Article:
الترحم بنفسه لا يقتضي التوثيق ولا يكشف عن حسن الحال وقد رأينا الصدوق كثيرا ما يترحم ويترضى على مشايخه وفيهم الضعيف وغيره وأن ذلك منه لا يكشف إلا عن كونه شيعيا إماميا لا يزيد عليه بشيء كيف وقد ترحم الصادق (ع) على جميع زوار قبر الحسين (ع) وفيهم الفاسق و الكذاب وشارب الخمر أفهل ترى أن ترحم الصدوق وترضيه أعظم شأنا من ترحم الصادق (عليه السلام)
The supplication of mercy in and of itself does not necessitate tawthiq and it does not reveal the uprightness of the narrator’s condition. We have seen al Saduq many a time supplicating to Allah for Him to have mercy and be pleased with his teachers, among them are those who are weak, etc. This coming from him only reveals that he is an Imami Shia, and it adds nothing more. Why would this not be the case? Al Sadiq supplicated to Allah for Him to have mercy on the all the visitors of al Hussain’s grave, among them would be the liar, sinner, and someone who drinks alcohol. Do you think al Saduq’s supplicating and asking Allah to be pleased with a person is greater than al Sadiq’s doing the same?
Al Khu’i also stated:
أنك قد عرفت أن الترحم لا يدل على المدح فضلا عن الوثاقة
You know that asking Allah to have mercy (on a narrator) is not indicative of his praise, let alone his reliability.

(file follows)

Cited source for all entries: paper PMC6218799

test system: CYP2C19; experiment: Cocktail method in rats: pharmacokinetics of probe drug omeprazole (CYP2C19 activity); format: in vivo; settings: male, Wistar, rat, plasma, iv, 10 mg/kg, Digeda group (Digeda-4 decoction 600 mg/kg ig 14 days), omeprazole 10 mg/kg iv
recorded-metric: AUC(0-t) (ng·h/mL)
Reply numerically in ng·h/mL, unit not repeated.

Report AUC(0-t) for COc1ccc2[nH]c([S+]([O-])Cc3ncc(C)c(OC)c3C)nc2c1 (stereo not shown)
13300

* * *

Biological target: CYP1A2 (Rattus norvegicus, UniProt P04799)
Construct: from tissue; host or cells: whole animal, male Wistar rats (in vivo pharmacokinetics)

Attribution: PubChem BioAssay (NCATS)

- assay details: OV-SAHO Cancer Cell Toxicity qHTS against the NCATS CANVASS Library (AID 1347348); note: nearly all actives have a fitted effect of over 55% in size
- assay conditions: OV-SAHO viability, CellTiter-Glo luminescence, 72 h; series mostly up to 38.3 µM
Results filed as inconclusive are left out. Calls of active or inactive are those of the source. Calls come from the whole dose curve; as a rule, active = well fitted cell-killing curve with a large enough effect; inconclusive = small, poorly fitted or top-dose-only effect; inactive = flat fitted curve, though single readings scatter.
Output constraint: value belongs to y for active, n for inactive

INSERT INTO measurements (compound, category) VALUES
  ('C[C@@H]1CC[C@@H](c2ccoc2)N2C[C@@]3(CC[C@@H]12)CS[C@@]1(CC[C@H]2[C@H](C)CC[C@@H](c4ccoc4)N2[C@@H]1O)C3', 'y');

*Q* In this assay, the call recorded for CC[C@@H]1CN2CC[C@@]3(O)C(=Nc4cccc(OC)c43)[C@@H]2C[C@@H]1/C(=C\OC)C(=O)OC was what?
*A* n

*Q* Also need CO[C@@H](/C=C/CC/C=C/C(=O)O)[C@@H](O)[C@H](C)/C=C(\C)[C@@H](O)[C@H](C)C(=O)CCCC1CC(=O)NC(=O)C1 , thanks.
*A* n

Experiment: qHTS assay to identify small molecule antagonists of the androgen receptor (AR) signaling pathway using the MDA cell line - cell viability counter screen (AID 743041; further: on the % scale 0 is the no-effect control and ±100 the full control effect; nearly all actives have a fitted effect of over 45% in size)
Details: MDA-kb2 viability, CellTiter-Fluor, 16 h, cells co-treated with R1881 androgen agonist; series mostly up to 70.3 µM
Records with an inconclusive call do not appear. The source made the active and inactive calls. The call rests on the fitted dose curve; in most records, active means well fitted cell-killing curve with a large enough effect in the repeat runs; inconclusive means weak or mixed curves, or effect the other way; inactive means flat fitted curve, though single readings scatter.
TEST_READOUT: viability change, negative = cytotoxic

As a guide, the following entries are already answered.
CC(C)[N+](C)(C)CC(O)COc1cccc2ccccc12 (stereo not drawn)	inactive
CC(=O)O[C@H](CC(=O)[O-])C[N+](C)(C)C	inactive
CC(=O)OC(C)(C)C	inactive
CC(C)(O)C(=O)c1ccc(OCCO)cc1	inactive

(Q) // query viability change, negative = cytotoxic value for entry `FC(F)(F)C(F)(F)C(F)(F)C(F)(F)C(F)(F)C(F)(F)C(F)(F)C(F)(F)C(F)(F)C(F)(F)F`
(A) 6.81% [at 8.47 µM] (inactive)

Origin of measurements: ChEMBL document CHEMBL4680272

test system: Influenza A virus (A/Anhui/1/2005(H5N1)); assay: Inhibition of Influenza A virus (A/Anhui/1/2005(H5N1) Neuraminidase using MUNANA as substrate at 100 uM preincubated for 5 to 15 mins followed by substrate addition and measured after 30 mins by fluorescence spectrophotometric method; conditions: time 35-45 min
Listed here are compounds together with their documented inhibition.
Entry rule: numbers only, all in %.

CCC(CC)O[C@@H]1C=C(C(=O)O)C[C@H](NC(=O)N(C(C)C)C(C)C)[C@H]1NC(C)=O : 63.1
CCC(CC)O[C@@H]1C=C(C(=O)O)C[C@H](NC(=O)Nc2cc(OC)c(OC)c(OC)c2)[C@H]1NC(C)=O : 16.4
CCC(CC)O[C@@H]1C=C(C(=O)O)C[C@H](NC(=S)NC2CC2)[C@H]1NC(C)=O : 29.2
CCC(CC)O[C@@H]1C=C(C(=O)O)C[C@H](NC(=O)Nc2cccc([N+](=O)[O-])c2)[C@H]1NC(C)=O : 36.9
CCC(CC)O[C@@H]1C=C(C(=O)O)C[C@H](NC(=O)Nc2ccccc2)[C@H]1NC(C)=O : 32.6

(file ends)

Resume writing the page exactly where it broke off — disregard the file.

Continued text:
Al Khu’i disputed those who said that the act of asking Allah to have mercy is a proof of the narrator’s tawthiq. He states:
استدل على حسن من ترحم عليه أحد الاعلام كالشيخ الصدوق ومحمد ابن يعقوب [الكليني] وأضرابهما بأن في الترحم عناية خاصة بالمترحم عليه فيكشف ذلك عن حسنه لا محالة
والجواب عنه أن الترحم هو طلب الرحمة من الله تعالى فهو دعاء مطلوب ومستحب في حق كل مؤمن وقد أمرنا بطلب المغفرة لجميع المؤمنين وللوالدين بخصوصهما وقد ترحم الصادق عليه السلام لكل من زار الحسين عليه السلام بل إنه سلام الله عليه قد ترحم لأشخاص خاصة معروفين بالفسق لما فيهم ما يقتضي ذلك كالسيد إسماعيل الحميري وغيره فكيف يكون ترحم الشيخ الصدوق أو محمد بن يعقوب [الكليني] وأمثالهما كاشفا عن حسن المترحم عليه؟ وهذا النجاشي قد ترحم على محمد بن عبد الله بن محمد بن عبيد الله بن البهلول بعد ما ذكر أنه رأى شيوخه يضعفونه وأنه لأجل ذلك لم يرو عنه شيئا وتجنبه
When one of the notables, such as al Saduq, Muhammad ibn Yaqub (al Kulayni), and others like them ask Allah to have mercy on a narrator, it is inferred therefrom that this act indicates his uprightness it indicates their special attention on him. Certainly, this reveals his uprightness.